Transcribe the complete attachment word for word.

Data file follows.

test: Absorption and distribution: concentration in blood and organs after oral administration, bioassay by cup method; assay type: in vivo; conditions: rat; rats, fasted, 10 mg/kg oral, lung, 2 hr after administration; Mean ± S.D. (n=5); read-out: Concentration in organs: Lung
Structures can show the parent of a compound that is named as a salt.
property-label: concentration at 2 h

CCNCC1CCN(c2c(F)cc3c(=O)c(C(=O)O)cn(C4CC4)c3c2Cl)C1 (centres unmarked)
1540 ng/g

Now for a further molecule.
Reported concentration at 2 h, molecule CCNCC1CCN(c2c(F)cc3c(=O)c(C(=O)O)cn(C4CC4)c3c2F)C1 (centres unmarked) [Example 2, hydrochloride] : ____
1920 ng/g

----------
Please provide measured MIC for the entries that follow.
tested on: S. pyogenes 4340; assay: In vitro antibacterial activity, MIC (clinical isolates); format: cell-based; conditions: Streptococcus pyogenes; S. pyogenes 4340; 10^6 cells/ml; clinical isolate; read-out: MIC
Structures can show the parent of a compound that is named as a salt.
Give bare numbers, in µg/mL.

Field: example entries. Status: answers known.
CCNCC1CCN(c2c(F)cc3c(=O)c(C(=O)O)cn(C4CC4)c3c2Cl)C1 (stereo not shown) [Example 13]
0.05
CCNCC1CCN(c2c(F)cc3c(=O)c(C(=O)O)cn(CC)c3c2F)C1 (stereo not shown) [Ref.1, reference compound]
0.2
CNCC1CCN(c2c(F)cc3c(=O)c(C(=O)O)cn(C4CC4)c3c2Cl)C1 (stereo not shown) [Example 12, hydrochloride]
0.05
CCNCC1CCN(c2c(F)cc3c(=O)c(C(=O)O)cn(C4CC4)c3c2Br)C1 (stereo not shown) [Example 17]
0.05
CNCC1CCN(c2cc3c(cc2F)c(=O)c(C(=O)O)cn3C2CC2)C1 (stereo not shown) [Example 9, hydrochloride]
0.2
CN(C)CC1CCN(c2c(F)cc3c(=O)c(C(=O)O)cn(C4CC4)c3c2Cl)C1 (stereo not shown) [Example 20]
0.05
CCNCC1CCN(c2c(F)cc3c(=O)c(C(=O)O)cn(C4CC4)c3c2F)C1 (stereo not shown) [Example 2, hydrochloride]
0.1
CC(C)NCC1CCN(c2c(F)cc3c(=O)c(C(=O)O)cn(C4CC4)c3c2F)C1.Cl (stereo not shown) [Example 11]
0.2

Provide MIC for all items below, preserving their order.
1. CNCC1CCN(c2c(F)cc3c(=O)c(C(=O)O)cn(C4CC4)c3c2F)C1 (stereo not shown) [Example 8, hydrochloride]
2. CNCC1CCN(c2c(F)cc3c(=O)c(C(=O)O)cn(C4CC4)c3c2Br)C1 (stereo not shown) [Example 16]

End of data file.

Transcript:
test: Absorption and distribution: concentration in blood and organs after oral administration, bioassay by cup method; assay type: in vivo; conditions: rat; rats, fasted, 10 mg/kg oral, lung, 2 hr after administration; Mean ± S.D. (n=5); read-out: Concentration in organs: Lung
Structures can show the parent of a compound that is named as a salt.
property-label: concentration at 2 h

CCNCC1CCN(c2c(F)cc3c(=O)c(C(=O)O)cn(C4CC4)c3c2Cl)C1 (centres unmarked)
1540 ng/g

Now for a further molecule.
Reported concentration at 2 h, molecule CCNCC1CCN(c2c(F)cc3c(=O)c(C(=O)O)cn(C4CC4)c3c2F)C1 (centres unmarked) [Example 2, hydrochloride] : ____
1920 ng/g

----------
Please provide measured MIC for the entries that follow.
tested on: S. pyogenes 4340; assay: In vitro antibacterial activity, MIC (clinical isolates); format: cell-based; conditions: Streptococcus pyogenes; S. pyogenes 4340; 10^6 cells/ml; clinical isolate; read-out: MIC
Structures can show the parent of a compound that is named as a salt.
Give bare numbers, in µg/mL.

Field: example entries. Status: answers known.
CCNCC1CCN(c2c(F)cc3c(=O)c(C(=O)O)cn(C4CC4)c3c2Cl)C1 (stereo not shown) [Example 13]
0.05
CCNCC1CCN(c2c(F)cc3c(=O)c(C(=O)O)cn(CC)c3c2F)C1 (stereo not shown) [Ref.1, reference compound]
0.2
CNCC1CCN(c2c(F)cc3c(=O)c(C(=O)O)cn(C4CC4)c3c2Cl)C1 (stereo not shown) [Example 12, hydrochloride]
0.05
CCNCC1CCN(c2c(F)cc3c(=O)c(C(=O)O)cn(C4CC4)c3c2Br)C1 (stereo not shown) [Example 17]
0.05
CNCC1CCN(c2cc3c(cc2F)c(=O)c(C(=O)O)cn3C2CC2)C1 (stereo not shown) [Example 9, hydrochloride]
0.2
CN(C)CC1CCN(c2c(F)cc3c(=O)c(C(=O)O)cn(C4CC4)c3c2Cl)C1 (stereo not shown) [Example 20]
0.05
CCNCC1CCN(c2c(F)cc3c(=O)c(C(=O)O)cn(C4CC4)c3c2F)C1 (stereo not shown) [Example 2, hydrochloride]
0.1
CC(C)NCC1CCN(c2c(F)cc3c(=O)c(C(=O)O)cn(C4CC4)c3c2F)C1.Cl (stereo not shown) [Example 11]
0.2

Provide MIC for all items below, preserving their order.
1. CNCC1CCN(c2c(F)cc3c(=O)c(C(=O)O)cn(C4CC4)c3c2F)C1 (stereo not shown) [Example 8, hydrochloride]
2. CNCC1CCN(c2c(F)cc3c(=O)c(C(=O)O)cn(C4CC4)c3c2Br)C1 (stereo not shown) [Example 16]